4. There is usually a cough but not a runny nose, which is what distinguishes dengue from a common cold, although it is possible to suffer from both conditions at the same time
Those suspecting a dengue infection are advised to seek medical attention immediately. If it is the dengue virus, the fever will normally go away after three or four days of infection. When symptoms include lethargy and loss of appetite for both water and food, medical treatment should be sought straight away. Cases requiring medication should only use paracetamol, as aspirin or other NSAIDs, such as ibuprofen, can lead to internal bleeding. Bland foods are recommended during the treatment stage, and blood-colored foods such as watermelon should be avoided (they can make it difficult to distinguish whether a person is vomiting blood).
There are no specific forms of treatment for dengue fever but there are ways in which we can reduce our risk of contracting the virus:
1. Protect yourself from mosquito bites and limit their breeding grounds
All mosquitoes, including those carrying the dengue virus, tend to bite on the ankles and elbows without the person’s knowledge. Therefore, wherever you are, you should take precautions against mosquito bites by using repellent, as well as limiting the opportunity for mosquitoes to breed at home or in pools of water. This is the simplest, cheapest and most effective way of preventing the virus. This involves closing doors, removing standing water sources in plants, and generally removing any standing water from in and around the home. People can also release fish into ponds as they eat mosquito larvae, while certain chemicals can do a similar job if replacing or pouring water away is not possible.
2. Vaccinate yourself against dengue fever
In addition to maintaining cleanliness in the home to eliminate mosquitoes, consulting an expert physician regarding a dengue fever vaccination can also provide the necessary protection.
Currently, dengue fever vaccinations come in the form of a live-attenuated vaccine that offers protection against all 4 forms of the virus. Side effects associated with the vaccine are minimal when compared to other similar vaccines, with pain, swelling and redness at the injection site the most common symptoms. However, some patients may also experience a low fever and rash at the vaccination site, both of which go away after a short time.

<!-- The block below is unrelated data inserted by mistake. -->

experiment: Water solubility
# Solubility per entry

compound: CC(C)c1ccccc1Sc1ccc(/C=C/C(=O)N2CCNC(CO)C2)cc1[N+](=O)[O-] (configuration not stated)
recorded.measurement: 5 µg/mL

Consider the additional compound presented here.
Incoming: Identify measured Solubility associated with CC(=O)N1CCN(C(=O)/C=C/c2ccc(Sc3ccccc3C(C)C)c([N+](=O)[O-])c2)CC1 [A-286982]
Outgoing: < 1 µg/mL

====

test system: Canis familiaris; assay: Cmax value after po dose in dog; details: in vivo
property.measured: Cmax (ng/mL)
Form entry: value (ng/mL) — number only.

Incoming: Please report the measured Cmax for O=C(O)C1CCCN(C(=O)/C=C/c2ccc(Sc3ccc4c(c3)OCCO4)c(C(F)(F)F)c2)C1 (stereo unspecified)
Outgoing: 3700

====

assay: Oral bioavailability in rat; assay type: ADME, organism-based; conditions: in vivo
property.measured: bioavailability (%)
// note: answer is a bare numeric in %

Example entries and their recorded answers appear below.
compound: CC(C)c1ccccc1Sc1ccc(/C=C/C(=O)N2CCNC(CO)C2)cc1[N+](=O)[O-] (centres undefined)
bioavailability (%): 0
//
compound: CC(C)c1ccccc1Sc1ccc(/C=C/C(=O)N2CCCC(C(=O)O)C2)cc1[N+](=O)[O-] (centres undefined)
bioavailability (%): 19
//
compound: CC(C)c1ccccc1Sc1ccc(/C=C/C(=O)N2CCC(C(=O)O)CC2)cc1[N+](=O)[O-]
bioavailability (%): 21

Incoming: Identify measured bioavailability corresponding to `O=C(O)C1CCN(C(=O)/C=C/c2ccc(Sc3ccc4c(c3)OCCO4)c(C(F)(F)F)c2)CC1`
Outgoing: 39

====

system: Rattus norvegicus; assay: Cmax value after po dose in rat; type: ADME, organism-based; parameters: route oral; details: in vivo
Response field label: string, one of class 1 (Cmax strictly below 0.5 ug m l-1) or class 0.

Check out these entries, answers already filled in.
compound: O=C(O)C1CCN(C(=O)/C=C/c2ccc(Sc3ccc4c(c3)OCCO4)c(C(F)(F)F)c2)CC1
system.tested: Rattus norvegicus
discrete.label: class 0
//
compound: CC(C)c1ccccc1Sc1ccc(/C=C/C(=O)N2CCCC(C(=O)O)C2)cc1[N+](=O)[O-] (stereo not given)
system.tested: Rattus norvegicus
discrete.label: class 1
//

This vaccine can reduce a person’s risk of developing a serious dengue infection by up to 84%, while decreasing their chances of requiring a hospital stay by 79% and providing 82% protection against developing a symptomatic illness for all 4 strains of the virus in those who have previously had the disease. Furthermore, the World Health Organization (WHO) recommends that the dengue fever vaccination be widely administered in countries susceptible to dengue fever outbreaks such as those in Asia, including Thailand.
The 3-time course of dengue fever vaccinations (0, 6 and 12 months) is recommended for use among those aged between 9–45 years, as well as in those who have previously contracted the virus.
There is a need to communicate to potential recipients that this vaccination does not offer complete protection against dengue fever and, despite receiving the full 3-time course of injections, there is still a chance that a person can contract the disease. There are several ways people can prevent contracting a dengue fever infection, including reducing the likelihood of getting bitten by a mosquito, limiting their breeding grounds, and receiving the dengue vaccine. If someone has symptoms associated with dengue fever, they should seek urgent medical attention whether or not they have been vaccinated against the disease.